Sweety, all of fourteen, is the talk of her household. She paints and sketches with the ease of a virtuoso, she dances with the grace of a swan, her intricate needlework is shown off with pride to guests and visitors, certificates won by her adorn the walls, she aces her studies and every teacher at the convent school she goes to, swears that it is a pleasure to have her in their class.
And yet, when you meet Sweety at her home, she will not be sprawled lazily on the couch sipping lemonade and gloating over the latest addition to her expansive repertoire. Nor will you find her ensconced in a family scene with parents and siblings in the safety of a living room. You might find her, as I did, frantically arranging for new sheets of canvas for the next picture she wants to paint. And who does she ask the money from? Not from her parents, no. But from the Secretary of the home called All Bengal Women’s Union, where Sweety lives with around 200 other girls like herself.
However, there is much that sets her apart from the other orphaned girls who reside here. Sweety’s art has won the admiration of one Valerie Armstrong, a painter and photographer based in London. “Valerie is my sponsor.” Sweety declares, handing me a picture of a woman in her 50s. And indeed, this well-deserved sponsorship has enabled Valerie’s protégé to attend an English-medium school, be a Girl Guide, win drawing competitions and scholarships to sustain the expenses of her hobby which is fast transforming into a talent. “My drawings were published in the newsletter of INTACH (Indian National Trust for Art and Cultural Heritage).” she tells me and sings out the full-form as she hands me the newsletter, beaming.
Sweety also receives aid from an aunt, and aspires to become like Valerie, her sponsor, mentor and pen-friend from London. (She shows me all her letters.) Not everyone who lives here is an orphan, but they have all been orphaned; and not necessarily by the demise of their progenitors. For some, orphan hood came along when the fulfillment of filial needs became too expensive for their parents and parental responsibilities were butchered at the guillotine of poverty. Some were conceived when their mothers walked the primrose path; and who while giving birth, cut off much more than just umbilical cords to distance themselves from their unwanted progeny. They have all found a home here. Not as fortunate as Sweety perhaps, but they all have reasons to smile. A group of lithe, sturdy- looking girls is playing hockey with gusto in the evening sun, calling out to each other in fluent Bengali. Only a few days ago, they won an inter-school hockey tournament for the ABWU, which is also their school. Punishment for them, whenever required, is invariably to be disallowed this evening hockey ritual. It is very effective, I am told.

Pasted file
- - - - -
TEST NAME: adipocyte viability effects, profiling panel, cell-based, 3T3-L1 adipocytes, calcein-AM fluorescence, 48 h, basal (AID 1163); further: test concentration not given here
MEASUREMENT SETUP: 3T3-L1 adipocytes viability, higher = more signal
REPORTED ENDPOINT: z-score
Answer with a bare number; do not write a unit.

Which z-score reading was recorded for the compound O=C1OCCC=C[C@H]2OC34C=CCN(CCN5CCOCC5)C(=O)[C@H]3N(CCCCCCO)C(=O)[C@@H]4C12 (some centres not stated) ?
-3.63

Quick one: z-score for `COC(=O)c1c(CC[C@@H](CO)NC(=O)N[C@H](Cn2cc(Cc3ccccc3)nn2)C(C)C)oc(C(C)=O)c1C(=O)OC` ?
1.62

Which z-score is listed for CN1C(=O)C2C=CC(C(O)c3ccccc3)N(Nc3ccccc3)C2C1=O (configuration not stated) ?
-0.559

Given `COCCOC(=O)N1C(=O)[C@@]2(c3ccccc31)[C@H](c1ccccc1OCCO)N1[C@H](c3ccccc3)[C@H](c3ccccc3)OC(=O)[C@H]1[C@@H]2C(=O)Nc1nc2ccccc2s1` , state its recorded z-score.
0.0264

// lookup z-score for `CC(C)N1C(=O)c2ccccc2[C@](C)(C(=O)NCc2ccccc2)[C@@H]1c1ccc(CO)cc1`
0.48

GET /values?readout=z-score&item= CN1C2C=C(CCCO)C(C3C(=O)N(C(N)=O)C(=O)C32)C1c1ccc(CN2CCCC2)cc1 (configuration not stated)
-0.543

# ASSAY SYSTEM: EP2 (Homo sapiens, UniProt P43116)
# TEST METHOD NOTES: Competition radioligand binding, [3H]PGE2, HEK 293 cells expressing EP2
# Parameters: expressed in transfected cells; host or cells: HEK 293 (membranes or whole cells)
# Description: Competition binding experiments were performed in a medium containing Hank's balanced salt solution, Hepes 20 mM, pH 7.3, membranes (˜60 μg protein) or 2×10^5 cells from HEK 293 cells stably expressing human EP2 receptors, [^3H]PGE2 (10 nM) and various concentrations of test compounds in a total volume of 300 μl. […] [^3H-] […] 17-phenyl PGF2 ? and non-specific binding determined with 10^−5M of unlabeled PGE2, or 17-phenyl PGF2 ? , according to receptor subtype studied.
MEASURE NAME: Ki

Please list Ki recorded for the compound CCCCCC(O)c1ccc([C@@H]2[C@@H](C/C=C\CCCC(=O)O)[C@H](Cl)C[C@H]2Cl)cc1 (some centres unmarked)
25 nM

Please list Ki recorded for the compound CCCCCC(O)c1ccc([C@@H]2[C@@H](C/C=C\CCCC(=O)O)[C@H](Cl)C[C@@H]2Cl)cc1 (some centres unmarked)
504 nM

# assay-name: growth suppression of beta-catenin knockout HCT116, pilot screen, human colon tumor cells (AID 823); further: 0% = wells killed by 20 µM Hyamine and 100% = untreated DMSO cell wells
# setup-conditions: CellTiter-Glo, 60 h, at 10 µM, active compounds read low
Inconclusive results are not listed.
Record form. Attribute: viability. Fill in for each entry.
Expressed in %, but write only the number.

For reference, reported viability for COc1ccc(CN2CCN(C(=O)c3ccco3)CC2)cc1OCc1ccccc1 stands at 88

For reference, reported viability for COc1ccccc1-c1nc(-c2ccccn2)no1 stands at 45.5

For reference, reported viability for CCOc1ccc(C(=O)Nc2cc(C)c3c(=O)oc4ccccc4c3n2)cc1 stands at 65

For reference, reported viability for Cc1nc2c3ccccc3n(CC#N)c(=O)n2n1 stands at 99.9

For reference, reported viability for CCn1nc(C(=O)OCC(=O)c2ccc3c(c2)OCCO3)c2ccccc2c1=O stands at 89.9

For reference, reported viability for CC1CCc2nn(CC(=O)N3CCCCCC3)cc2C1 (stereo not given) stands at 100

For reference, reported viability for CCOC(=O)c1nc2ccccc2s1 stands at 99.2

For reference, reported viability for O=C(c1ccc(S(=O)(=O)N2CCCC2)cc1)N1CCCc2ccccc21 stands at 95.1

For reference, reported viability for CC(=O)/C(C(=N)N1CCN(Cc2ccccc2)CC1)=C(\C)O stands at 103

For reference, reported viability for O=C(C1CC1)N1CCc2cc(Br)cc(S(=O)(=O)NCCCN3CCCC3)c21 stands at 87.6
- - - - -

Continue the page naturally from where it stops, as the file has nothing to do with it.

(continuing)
Dickensian stories of orphans and the lesser privileged are not unheard of, especially not in India and especially not in Calcutta. However, at the danger of sounding mawkish, I must add that there is something different about these girls. Their lives do not invite pity but a happy admiration. And I, who, in the safe cocoon of my gilded existence, have often glorified my struggles and underplayed my natural blessings, find a lesson here; for even in the open-plan bivouac of their lives, these girls have achieved a tenacious optimism that makes them laugh off the hurdles and keep a smiling, up-to-date census of their blessings, few and hard-earned as they may be. Even the youngest toddler here knows that she has a precious smile and is thoroughly exhilarated and ready to pose each time someone points a camera at her face.
[The All Bengal Women’s Union is a not-for-profit organisation in Calcutta that has been working towards aiding girls and women in the city and beyond. To know more about ABWU, click here. To get in touch with them, click here]